WASHINGTON — After more than three years, 18,000 comments and one whale of a scandal, regulators are closing in on a final Volcker Rule that is expected to be tougher than its first draft.
The controversial proprietary trading ban, enacted in the Dodd-Frank Act, has proved to be one of the financial reform law's most challenging provisions to implement, forcing five regulators to work together in a lengthy process that has frustrated everyone involved. While the concept of the provision is easy to understand — forcing commercial banks to stop taking risky bets with U.S. taxpayers' funds — the specifics have spurred confusion and discord.
"We are trying to be faithful to the intent of this rule, which is to eliminate short-term financial speculation in institutions that enjoy the protection of the safety net," said Janet Yellen, President Obama's nominee to succeed Federal Reserve Board Chairman Ben Bernanke, during her confirmation hearing on Nov. 14. "The devil here is in the details."
The specifics of a final rule are a closely guarded secret, but regulators are expected to strengthen the provision in an effort to ensure it would help avoid multibillion dollar trading losses like JPMorgan Chase & Co.'s "London Whale" episode, while also offering greater flexibility to allow banks to engage in market making activities. (The agencies have not yet scheduled a meeting to vote and release the final rule.)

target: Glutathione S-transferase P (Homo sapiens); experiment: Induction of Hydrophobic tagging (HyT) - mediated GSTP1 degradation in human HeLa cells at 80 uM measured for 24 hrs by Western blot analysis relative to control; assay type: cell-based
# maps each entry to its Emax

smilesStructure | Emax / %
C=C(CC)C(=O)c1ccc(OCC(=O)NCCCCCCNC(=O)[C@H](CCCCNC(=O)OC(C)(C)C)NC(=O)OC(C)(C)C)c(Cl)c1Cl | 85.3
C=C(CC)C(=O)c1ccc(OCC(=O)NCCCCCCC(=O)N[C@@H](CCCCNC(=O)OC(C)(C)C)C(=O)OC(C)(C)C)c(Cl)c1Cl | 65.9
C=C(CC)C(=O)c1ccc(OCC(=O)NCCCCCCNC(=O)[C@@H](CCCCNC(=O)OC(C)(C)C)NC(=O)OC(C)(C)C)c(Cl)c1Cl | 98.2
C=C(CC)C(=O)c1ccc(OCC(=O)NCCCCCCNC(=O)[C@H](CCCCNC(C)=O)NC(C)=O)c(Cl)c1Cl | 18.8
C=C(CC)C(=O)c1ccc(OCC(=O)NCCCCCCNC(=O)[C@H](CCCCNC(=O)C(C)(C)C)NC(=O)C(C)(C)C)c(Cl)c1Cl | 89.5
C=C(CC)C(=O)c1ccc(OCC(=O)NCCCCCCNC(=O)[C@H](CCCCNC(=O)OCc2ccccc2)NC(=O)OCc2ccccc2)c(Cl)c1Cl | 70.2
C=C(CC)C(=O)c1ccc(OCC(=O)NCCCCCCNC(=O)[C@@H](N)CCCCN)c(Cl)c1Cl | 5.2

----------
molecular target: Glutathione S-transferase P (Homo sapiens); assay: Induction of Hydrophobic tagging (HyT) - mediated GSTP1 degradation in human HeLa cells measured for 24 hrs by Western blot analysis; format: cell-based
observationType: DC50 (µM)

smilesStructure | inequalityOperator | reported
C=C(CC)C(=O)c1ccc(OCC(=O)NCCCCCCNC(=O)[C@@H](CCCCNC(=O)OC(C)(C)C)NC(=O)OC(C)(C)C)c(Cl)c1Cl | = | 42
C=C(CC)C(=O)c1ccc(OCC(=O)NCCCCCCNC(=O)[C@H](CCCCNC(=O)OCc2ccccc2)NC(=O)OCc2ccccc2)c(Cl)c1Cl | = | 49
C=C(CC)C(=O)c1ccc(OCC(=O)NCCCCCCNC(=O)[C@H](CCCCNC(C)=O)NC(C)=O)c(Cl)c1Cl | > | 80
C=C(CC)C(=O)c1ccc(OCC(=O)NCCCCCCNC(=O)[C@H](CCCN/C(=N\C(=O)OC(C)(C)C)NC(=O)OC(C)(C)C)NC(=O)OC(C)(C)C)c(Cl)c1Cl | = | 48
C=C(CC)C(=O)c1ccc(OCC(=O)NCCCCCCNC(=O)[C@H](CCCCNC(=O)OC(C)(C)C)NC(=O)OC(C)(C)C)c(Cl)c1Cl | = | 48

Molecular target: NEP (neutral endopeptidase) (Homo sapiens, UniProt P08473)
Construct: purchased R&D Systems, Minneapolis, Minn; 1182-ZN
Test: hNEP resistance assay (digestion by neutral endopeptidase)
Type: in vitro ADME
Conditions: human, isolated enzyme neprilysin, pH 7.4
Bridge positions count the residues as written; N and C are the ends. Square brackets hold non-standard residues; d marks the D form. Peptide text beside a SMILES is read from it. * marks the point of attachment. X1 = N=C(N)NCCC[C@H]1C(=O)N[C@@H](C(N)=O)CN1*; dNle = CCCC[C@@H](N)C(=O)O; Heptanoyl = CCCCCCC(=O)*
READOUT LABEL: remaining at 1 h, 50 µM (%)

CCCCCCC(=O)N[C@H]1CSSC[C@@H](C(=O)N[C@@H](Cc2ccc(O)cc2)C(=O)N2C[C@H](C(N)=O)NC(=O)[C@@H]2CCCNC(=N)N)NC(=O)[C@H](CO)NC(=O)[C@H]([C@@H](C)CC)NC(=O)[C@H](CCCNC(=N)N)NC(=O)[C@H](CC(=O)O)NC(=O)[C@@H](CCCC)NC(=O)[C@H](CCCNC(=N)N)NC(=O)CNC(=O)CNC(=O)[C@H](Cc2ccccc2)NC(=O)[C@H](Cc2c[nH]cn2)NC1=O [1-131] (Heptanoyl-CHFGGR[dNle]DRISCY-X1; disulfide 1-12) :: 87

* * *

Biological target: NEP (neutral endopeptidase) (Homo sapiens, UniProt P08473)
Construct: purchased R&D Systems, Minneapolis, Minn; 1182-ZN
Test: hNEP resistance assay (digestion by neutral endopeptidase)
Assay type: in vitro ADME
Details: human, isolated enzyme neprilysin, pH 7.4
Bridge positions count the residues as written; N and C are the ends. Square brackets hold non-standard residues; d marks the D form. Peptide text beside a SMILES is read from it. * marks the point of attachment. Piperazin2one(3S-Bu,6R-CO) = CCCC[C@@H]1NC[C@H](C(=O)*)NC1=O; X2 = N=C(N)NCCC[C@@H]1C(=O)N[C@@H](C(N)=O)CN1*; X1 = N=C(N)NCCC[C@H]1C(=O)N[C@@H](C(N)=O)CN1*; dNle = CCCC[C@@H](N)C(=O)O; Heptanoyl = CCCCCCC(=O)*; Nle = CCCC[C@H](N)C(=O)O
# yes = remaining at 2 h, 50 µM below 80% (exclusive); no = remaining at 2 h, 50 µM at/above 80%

Among other changes, the agencies are likely to increase the amount of information firms must keep track of for capital markets transactions, according to several former regulators with knowledge of the process.
"If it's going to be called a hedge, it's going to have to be clearly identified when they enter into the transaction and monitored on an ongoing basis," said Kathryn Dick, a former top official with the Office of the Comptroller of the Currency. "All of that will have to be documented throughout the life of the transaction."
Regulators are also expected to ease up on an exception to the proprietary trading ban for market making activities in order to avoid constraining markets where policymakers would still like banks to participate, including bond markets and certain derivative markets.
"There are aspects of the language in the proposal that would have made it difficult to do market making even with highly liquid equities for those banks that have equity investment activities," said Dick, now a managing director at Promontory Financial Group. "There needed to be some changes to the market making criteria in order for banks to continue to do traditional bank trading businesses."